Another example is Lebanon — a small country where more than 25% of the population is refugees. This country has taken in families in their time of need, but they need additional funding from the international community for extra shifts at school so more children can access quality education, vocational training and cash subsidies to avoid a rise in child labor.

Second, as leaders prepare to meet in New York for the UN General Assembly, they should commit to the principle that no refugee child should be out of school for more than 30 days. Given what these children have been through, we need to focus on more than just their immediate physical needs.

 

After basic needs are met, few things are more beneficial than an education to help a child recover from the psychological trauma of violence. Learning inside a classroom helps children gain skills that enable them to become productive members of society and embrace a future of hope, not one overshadowed by the false promises of extremism.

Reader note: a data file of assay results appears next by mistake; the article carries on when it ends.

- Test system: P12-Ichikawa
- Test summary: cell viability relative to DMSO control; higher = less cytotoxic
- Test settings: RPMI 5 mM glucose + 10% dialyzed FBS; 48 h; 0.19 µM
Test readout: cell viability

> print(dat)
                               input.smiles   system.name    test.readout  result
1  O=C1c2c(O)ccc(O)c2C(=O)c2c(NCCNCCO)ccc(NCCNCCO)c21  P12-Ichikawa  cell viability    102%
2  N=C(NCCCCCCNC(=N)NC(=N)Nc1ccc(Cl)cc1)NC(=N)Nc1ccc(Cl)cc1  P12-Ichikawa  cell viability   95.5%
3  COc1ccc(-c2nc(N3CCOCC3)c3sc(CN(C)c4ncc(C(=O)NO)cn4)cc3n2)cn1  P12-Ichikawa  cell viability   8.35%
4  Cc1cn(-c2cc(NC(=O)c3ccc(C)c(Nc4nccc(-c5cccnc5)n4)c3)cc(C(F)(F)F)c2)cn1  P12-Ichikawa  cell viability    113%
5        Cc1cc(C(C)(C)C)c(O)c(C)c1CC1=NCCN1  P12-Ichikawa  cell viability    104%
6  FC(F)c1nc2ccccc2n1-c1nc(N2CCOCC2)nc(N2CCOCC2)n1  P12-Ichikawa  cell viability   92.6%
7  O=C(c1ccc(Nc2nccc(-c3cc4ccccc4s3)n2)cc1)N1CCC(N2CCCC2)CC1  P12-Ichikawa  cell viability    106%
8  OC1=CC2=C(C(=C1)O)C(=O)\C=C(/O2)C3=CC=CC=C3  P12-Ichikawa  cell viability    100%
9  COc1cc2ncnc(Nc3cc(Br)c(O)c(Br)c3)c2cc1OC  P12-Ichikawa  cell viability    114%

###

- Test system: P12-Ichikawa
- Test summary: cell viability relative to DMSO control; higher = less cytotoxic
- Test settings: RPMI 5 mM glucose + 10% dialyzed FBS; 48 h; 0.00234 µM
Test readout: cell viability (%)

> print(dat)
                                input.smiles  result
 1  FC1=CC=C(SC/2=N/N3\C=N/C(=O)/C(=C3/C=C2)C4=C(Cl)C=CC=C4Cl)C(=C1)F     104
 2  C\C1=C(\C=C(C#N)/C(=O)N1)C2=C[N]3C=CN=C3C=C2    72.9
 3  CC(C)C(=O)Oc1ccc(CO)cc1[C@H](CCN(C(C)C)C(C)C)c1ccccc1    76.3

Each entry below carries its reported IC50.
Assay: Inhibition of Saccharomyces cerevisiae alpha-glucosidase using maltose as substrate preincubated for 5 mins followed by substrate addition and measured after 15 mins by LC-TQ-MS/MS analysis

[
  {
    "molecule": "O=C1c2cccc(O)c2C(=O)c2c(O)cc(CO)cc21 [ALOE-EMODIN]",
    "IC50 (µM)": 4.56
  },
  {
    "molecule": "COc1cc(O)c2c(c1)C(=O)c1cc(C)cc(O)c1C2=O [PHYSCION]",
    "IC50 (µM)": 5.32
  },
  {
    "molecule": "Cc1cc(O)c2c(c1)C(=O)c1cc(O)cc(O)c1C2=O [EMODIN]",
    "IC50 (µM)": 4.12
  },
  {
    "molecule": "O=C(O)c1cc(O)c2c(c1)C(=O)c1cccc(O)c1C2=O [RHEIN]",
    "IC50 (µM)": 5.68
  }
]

Finally, we need to change the negative and generalized way that we think about the 65.3 million people worldwide who are currently forcibly displaced. They are individuals who would collectively make up the 21st-largest country in the world, with a population larger than Texas, Florida and Pennsylvania combined. They come from all races, religions, professions and more than 150 countries.

Many have experienced or witnessed violence on a scale that most Americans cannot fathom. Each has a family and has had to leave a job and oftentimes a home. We need to understand that those displaced are people with great potential.